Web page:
Kansas City, Missouri Mayor Sly James rolled out the beginning of his “Pre-K for KC” campaign that could help make high quality early childhood education more affordable for local children.
The initiative calls for funding the program with a three-eighths cent sales tax increase for Kansas City, Missouri. On Tuesday, James announced the beginning of a petition process to collect signatures to get the proposed tax on the November ballot.
This is the first time James has publically addressed the initiative since it was first reported last month. The plan had not yet been formally brought before city council in June, and some council members had reservations about whether a sales tax was the best option to raise the funds.
But James says council will get their opportunity to weigh in if the petition collects enough signatures. The council would need to adopt, reject or amend the initiative, or otherwise send it to the ballot for a citywide vote.
“The people in the community have been talking about this for five years, it’s been open it’s been discussed in meetings,” James said. “This is one of those things that the community has been pushing for for some time and they’re leading the band on this.”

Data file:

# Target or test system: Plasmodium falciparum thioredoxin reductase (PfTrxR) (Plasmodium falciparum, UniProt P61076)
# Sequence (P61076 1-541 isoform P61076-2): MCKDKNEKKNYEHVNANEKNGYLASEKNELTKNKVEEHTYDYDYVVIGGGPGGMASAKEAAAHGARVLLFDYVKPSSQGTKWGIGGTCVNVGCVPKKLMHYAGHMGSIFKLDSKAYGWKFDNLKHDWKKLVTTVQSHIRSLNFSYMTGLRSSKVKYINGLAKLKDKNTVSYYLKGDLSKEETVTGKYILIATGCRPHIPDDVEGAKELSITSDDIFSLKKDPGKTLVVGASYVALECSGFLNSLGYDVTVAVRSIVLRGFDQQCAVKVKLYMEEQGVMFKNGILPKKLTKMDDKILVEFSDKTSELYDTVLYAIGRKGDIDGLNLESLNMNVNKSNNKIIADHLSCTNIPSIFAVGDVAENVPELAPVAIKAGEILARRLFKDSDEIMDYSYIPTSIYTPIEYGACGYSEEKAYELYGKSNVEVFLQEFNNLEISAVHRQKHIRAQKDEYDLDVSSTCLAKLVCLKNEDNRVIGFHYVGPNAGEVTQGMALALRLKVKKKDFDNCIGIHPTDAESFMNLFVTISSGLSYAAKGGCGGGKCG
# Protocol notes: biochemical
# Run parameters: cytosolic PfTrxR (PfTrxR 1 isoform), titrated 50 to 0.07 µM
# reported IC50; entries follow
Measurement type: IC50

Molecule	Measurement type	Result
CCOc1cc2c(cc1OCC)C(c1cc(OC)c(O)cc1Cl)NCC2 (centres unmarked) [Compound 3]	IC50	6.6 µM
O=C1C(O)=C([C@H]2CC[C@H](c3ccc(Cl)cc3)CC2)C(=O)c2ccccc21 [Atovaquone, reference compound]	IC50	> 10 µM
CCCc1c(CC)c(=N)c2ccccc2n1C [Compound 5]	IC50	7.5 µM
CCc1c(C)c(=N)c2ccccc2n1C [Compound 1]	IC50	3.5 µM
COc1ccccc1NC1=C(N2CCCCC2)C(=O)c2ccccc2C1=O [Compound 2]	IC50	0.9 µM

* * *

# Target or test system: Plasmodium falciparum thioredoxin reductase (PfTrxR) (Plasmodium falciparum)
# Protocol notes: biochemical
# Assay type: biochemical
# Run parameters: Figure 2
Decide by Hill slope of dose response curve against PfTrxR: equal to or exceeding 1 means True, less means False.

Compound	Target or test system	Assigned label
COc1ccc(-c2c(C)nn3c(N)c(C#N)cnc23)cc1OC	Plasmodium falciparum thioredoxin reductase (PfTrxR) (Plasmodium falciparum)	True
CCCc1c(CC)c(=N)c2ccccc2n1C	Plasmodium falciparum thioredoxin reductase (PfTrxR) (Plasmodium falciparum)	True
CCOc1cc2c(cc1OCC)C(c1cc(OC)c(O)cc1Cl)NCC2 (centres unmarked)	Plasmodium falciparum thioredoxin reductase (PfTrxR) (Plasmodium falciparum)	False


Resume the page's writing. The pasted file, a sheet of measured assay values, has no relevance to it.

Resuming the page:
The tax would raise more than $30 million a year, making early childhood education more accessible in Kansas City, where the need for these services surpasses their availability. James said that just 35 percent of Kansas City Missouri children ages 4-5 are enrolled in pre-K.
Funds from the tax would support public, private and charter schools that meet education and curriculum requirements.
James also announced that “quality improvement grants” will also be available to pay teachers better wages in the hopes of increasing the quality of pre-K programs. James said he is asking the citizens of Kansas City, Missouri to pass the initiative because the state and federal government likely will not increase funding.
“It would be great if we didn’t have to stand here asking the citizens of this city to do it, but the fact of the matter is they haven't done it, it doesn't look like they're going to do it,” he said.
Research shows that early childhood education can boost reading levels and reduce crime and poverty rates.
Sophia Tulp is a KCUR news intern. Follow her on Twitter @sophia_tulp.